Sunday, September 13, 2009

Pressed: on the Fall of Jerusalem

One might well consider the destruction of the Temple in 70 AD to be a primarily Jewish event. But the circumstances of the time precluded it being solely a Jewish event, and its impact must resonate for Christians, at the very least, to the same degree to which the destruction of the Temple affected Jewish-Christian relations. One wonders how we might have regarded our mother faith if we had not been so externally separated from it. Titus might have failed, in destroying the Temple, to more completely abolish the Jewish and Christian religions, but one can say with little difficulty that he succeeded in further separating them.

That this occurred just as Christianity was trying to define itself and define its relations with Jews might indeed have set them on more swiftly diverging courses. Not only did this force Christians and Jews to physically relocate, it moved the center of the faith for both religions outward from Jerusalem – to the synagogues for Jews, to the Gentiles for the Christians. This meant Rabbis and Bishops as well as Mishna and written Gospels and Epistles placed in the hands of Jewish and Christian congregations alike.

Not that these developments were not parallel – one can readily see that they were – but that the similar developments in both faiths allowed them to become more different and distant over time. Jesus had once spent a lot of time critiquing the Temple system, one that was now forfeit. Even he didn’t argue with the synagogues, so one imagines the Christians finding new ways to occupy their time. Mishna might have continued commentary on the Torah, but Epistles favored commentary on the Gospels. Pauline proclamations of Christ’s sacrifice won out over Jesus’s own proclamations of the Kingdom of God prefigured in the Old Testament. Paul won out over Peter even as Christians claimed the Jewish God-fearers.

How does this affect us today? Well, we don’t circumcise, for starters; we don’t keep kosher, and we certainly don’t think that Leviticus is the center of the Pentateuch. Most of us wouldn’t recognize the Shema if we heard it, and we don’t list among our creeds anything about our ancestor being a nomad. The Kingdom of God is poorly understood, many believe that Grace replaces rather than fulfills the Law, and we are able to be more distantly sympathetic than intimately opposed to our Jewish associates.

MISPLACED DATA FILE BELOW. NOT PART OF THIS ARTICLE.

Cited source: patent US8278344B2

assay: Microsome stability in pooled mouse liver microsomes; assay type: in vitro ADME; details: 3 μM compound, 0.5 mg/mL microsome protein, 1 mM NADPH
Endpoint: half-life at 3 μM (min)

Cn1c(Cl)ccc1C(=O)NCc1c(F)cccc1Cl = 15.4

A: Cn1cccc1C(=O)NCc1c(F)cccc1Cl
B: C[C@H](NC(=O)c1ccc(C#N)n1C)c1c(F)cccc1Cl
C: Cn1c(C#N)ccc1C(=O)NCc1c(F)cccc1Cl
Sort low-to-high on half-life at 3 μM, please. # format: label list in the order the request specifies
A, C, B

Both Christians and Jews, for example, await the ingathering of the other at the end of days, because we are affiliated but believe each other simply to be mistaken. We agree that God is one but disagree on the culture in which one God might best be worshipped. This is not to say that there are not theological differences, but it is to say that Jews and Christians no longer spend their time debating the identity of Jesus as Messiah. We’re still certain that we’ve found him (though in a more abstract way) and many Jews, for all practical purposes, have stopped looking. The hottest of the hot buttons has very much cooled; I will tear this Temple down and rebuild it in three days is not the subject of much popular commentary.

Paradoxically, it seems to be the questions we have not yet settled that have most bitterly divided Christian and Jew, and those considered determined even in disagreement that have allowed our best inter-faith relations. That the destruction of Jerusalem and its Temple in 70 AD helped to settle those disputes seems highly probable; that the desecration by Gentile armies of the holiest of Jewish holies might have actually helped decide that they would eventually relate to each other in better ways seems more surprising, but nonetheless fortuitous.

Benjamin Shank

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